II. What do we mean when we say, "Love is of God"? (1) We mean, it is of the nature of God. All love is first in God. (2) Love is of God because it is His gift. Whoever wants real love must ask for it as a creation. It does not spring up here in the lower ground, but it comes down from heaven. If you find it hard to love anybody, you must remember that love is a fruit; and before there can be fruit there must be seed. (3) Love is of God because it is an emanation always flowing. This is the reason why those who live nearest to God grow the most loving. They catch the droppings; they get imbued with that with which they are in contact.
III. The shortest road to almost every good thing is through love. You will have to meet, and to do battle with, many strong things; and not very long hence you will have to meet death, that mighty conqueror death. There is only one thing strong enough to be antagonistic to death—you must take it out of God's armoury—"Love is strong as death."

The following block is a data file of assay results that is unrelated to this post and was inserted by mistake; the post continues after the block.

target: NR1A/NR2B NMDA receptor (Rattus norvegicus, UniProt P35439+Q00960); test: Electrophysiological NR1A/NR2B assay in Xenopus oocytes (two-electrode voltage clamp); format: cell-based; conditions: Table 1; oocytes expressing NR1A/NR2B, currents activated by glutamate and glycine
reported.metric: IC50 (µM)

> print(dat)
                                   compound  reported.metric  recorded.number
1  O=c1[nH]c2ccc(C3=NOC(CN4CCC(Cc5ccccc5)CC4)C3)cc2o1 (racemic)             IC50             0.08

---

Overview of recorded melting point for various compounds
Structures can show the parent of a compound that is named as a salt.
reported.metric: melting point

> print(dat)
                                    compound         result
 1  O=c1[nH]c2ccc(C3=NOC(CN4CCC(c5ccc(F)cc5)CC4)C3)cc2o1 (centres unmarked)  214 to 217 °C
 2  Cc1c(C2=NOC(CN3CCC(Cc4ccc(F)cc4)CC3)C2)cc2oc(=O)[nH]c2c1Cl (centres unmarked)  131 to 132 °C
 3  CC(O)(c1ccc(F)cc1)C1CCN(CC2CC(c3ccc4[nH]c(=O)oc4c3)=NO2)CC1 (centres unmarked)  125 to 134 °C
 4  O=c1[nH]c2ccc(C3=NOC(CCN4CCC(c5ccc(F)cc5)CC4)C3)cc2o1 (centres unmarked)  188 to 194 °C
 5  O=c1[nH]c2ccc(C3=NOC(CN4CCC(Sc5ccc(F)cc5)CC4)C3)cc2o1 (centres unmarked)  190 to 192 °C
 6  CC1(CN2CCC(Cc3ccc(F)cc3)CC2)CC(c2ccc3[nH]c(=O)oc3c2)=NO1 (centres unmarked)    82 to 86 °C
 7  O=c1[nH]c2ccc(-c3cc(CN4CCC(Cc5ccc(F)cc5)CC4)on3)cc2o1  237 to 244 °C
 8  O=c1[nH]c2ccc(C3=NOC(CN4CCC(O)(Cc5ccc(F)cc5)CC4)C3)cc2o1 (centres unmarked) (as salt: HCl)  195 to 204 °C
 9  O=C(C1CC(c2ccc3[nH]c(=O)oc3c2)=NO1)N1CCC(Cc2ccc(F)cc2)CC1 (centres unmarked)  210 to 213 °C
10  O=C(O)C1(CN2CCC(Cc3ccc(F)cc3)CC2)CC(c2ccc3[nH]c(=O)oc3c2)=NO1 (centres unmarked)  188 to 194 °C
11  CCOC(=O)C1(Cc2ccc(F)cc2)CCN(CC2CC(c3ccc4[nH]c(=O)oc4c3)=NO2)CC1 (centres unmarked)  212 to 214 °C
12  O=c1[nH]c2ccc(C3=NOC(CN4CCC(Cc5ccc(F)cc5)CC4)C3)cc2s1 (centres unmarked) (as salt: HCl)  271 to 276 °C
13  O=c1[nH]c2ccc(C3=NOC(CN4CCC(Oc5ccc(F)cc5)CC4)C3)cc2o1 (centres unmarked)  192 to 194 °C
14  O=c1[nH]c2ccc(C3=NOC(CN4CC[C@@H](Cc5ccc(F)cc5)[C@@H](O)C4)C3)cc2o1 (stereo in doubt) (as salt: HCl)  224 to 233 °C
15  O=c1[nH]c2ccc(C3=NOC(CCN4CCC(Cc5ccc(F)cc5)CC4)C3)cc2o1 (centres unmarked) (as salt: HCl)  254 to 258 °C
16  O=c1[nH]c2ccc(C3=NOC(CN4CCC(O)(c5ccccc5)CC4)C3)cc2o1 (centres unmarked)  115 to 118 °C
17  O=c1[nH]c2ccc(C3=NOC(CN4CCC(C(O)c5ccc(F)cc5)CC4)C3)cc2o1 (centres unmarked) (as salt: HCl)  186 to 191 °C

J. Vaughan, Fifty Sermons, 5th series, p. 267.
1 John 4:7Love of Relations and Friends.
There have been men before now who have supposed Christian love was so diffusive as not to admit of concentration upon individuals, so that we ought to love all men equally. And many there are who, without bringing forward any theory, yet consider practically that the love of many is something superior to the love of one or two, and neglect the charities of private life while busy in the schemes of expansive benevolence or of effecting a general union and conciliation among Christians. Now I shall here maintain, in opposition to such notions of Christian love, with our Saviour's pattern before me, that the best preparation for loving the world at large, and loving it duly and wisely, is to cultivate an intimate friendship and affection towards those who are immediately about us.